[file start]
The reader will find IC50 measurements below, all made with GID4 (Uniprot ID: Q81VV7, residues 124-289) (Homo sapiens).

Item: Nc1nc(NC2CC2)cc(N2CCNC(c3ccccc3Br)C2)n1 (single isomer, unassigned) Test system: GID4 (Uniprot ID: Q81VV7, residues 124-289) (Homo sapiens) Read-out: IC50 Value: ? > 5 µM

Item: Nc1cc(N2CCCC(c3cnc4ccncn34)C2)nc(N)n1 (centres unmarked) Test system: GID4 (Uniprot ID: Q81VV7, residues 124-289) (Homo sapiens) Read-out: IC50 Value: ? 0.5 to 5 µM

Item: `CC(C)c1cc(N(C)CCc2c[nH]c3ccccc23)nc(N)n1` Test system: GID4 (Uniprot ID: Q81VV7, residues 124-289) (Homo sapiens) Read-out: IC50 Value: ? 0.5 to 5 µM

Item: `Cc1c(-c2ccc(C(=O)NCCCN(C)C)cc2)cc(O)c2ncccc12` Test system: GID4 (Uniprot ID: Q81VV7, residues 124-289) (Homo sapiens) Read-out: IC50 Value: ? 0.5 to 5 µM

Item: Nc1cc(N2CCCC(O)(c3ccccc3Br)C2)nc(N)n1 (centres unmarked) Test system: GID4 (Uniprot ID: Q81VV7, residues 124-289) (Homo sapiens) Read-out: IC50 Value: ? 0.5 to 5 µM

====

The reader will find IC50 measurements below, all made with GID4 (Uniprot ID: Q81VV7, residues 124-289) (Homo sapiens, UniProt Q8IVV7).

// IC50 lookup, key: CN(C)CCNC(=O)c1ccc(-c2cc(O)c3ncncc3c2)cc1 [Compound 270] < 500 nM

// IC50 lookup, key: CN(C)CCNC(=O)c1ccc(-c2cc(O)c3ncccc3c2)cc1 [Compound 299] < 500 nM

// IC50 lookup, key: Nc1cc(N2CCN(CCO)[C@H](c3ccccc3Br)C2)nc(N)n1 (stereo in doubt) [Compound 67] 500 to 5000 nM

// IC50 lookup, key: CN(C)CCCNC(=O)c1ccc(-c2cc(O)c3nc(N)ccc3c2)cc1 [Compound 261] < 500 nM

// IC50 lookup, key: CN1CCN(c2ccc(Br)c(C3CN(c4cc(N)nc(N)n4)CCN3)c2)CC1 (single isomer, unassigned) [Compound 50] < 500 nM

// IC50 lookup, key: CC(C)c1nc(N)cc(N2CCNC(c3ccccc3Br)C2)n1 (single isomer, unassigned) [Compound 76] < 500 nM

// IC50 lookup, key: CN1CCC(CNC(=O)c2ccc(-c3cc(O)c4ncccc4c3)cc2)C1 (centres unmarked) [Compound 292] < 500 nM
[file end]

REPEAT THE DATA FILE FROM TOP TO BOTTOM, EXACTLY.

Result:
The reader will find IC50 measurements below, all made with GID4 (Uniprot ID: Q81VV7, residues 124-289) (Homo sapiens).

Item: Nc1nc(NC2CC2)cc(N2CCNC(c3ccccc3Br)C2)n1 (single isomer, unassigned) Test system: GID4 (Uniprot ID: Q81VV7, residues 124-289) (Homo sapiens) Read-out: IC50 Value: ? > 5 µM

Item: Nc1cc(N2CCCC(c3cnc4ccncn34)C2)nc(N)n1 (centres unmarked) Test system: GID4 (Uniprot ID: Q81VV7, residues 124-289) (Homo sapiens) Read-out: IC50 Value: ? 0.5 to 5 µM

Item: `CC(C)c1cc(N(C)CCc2c[nH]c3ccccc23)nc(N)n1` Test system: GID4 (Uniprot ID: Q81VV7, residues 124-289) (Homo sapiens) Read-out: IC50 Value: ? 0.5 to 5 µM

Item: `Cc1c(-c2ccc(C(=O)NCCCN(C)C)cc2)cc(O)c2ncccc12` Test system: GID4 (Uniprot ID: Q81VV7, residues 124-289) (Homo sapiens) Read-out: IC50 Value: ? 0.5 to 5 µM

Item: Nc1cc(N2CCCC(O)(c3ccccc3Br)C2)nc(N)n1 (centres unmarked) Test system: GID4 (Uniprot ID: Q81VV7, residues 124-289) (Homo sapiens) Read-out: IC50 Value: ? 0.5 to 5 µM

====

The reader will find IC50 measurements below, all made with GID4 (Uniprot ID: Q81VV7, residues 124-289) (Homo sapiens, UniProt Q8IVV7).

// IC50 lookup, key: CN(C)CCNC(=O)c1ccc(-c2cc(O)c3ncncc3c2)cc1 [Compound 270] < 500 nM

// IC50 lookup, key: CN(C)CCNC(=O)c1ccc(-c2cc(O)c3ncccc3c2)cc1 [Compound 299] < 500 nM

// IC50 lookup, key: Nc1cc(N2CCN(CCO)[C@H](c3ccccc3Br)C2)nc(N)n1 (stereo in doubt) [Compound 67] 500 to 5000 nM

// IC50 lookup, key: CN(C)CCCNC(=O)c1ccc(-c2cc(O)c3nc(N)ccc3c2)cc1 [Compound 261] < 500 nM

// IC50 lookup, key: CN1CCN(c2ccc(Br)c(C3CN(c4cc(N)nc(N)n4)CCN3)c2)CC1 (single isomer, unassigned) [Compound 50] < 500 nM

// IC50 lookup, key: CC(C)c1nc(N)cc(N2CCNC(c3ccccc3Br)C2)n1 (single isomer, unassigned) [Compound 76] < 500 nM

// IC50 lookup, key: CN1CCC(CNC(=O)c2ccc(-c3cc(O)c4ncccc4c3)cc2)C1 (centres unmarked) [Compound 292] < 500 nM